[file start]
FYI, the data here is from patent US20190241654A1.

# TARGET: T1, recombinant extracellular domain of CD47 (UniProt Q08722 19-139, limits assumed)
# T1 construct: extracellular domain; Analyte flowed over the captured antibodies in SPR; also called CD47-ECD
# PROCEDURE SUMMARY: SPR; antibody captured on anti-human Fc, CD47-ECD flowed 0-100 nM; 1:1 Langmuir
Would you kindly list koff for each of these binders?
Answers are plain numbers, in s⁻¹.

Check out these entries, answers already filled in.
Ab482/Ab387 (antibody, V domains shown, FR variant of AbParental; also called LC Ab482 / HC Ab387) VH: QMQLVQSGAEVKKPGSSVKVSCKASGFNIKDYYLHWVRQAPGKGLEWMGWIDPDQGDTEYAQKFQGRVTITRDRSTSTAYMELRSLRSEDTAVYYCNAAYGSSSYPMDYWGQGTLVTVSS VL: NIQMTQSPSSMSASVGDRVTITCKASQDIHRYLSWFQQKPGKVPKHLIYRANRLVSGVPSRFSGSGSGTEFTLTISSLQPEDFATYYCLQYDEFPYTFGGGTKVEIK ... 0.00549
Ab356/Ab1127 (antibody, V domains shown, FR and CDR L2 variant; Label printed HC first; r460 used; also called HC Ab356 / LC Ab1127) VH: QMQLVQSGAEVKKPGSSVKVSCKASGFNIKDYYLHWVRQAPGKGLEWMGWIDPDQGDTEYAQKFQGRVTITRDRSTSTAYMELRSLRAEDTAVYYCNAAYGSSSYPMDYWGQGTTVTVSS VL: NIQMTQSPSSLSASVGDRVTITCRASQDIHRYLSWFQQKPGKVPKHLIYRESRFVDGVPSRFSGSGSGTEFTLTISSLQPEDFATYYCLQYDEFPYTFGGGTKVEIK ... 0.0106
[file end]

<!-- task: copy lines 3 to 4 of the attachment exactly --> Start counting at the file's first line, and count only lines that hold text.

# T1 construct: extracellular domain; Analyte flowed over the captured antibodies in SPR; also called CD47-ECD
# PROCEDURE SUMMARY: SPR; antibody captured on anti-human Fc, CD47-ECD flowed 0-100 nM; 1:1 Langmuir